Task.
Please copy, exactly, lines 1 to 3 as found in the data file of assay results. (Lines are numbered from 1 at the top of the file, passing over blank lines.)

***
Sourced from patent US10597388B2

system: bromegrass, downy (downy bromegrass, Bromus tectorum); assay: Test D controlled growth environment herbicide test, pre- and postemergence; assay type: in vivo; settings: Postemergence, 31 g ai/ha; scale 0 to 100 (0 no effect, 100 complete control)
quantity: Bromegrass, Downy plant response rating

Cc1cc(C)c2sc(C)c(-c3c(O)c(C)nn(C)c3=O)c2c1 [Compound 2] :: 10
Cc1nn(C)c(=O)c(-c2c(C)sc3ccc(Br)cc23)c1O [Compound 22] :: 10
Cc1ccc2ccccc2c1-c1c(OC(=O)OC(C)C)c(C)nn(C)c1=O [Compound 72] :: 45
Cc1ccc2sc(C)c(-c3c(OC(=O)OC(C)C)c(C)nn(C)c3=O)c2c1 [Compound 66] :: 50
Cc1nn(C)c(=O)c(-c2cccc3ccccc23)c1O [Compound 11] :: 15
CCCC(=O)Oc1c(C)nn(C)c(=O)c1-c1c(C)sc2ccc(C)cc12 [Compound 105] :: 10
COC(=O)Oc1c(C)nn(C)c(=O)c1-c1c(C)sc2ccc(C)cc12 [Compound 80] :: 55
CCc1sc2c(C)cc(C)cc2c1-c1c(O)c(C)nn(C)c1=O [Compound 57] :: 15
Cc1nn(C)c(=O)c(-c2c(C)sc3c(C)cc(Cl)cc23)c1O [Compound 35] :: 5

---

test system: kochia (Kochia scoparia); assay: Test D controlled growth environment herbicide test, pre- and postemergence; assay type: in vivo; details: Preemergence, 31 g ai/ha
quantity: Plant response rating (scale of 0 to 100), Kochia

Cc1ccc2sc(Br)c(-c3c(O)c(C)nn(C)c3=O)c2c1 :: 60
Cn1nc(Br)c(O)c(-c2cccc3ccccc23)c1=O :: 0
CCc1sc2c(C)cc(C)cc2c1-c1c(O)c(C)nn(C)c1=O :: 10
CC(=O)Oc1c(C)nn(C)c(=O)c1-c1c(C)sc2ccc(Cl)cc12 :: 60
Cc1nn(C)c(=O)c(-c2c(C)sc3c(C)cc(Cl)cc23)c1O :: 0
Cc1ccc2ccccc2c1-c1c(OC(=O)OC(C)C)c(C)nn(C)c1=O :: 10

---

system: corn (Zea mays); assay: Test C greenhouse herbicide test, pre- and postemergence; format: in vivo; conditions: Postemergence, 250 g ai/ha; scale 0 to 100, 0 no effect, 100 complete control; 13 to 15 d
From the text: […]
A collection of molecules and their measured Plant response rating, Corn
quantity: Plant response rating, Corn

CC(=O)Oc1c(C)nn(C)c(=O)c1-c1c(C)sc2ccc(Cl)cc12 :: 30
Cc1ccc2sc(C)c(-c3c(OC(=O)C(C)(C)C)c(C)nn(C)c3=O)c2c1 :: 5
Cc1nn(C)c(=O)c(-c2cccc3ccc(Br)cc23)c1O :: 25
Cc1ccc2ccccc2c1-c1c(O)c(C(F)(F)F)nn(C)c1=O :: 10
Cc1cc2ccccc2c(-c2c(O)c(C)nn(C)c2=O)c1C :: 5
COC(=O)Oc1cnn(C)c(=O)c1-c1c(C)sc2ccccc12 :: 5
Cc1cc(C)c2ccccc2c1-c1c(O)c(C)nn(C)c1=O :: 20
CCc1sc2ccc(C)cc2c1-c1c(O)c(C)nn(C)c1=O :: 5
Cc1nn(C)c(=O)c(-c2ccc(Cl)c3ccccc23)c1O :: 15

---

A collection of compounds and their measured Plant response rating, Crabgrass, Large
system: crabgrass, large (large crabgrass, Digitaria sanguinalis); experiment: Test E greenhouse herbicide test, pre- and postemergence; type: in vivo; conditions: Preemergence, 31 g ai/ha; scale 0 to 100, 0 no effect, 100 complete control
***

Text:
Sourced from patent US10597388B2

system: bromegrass, downy (downy bromegrass, Bromus tectorum); assay: Test D controlled growth environment herbicide test, pre- and postemergence; assay type: in vivo; settings: Postemergence, 31 g ai/ha; scale 0 to 100 (0 no effect, 100 complete control)
quantity: Bromegrass, Downy plant response rating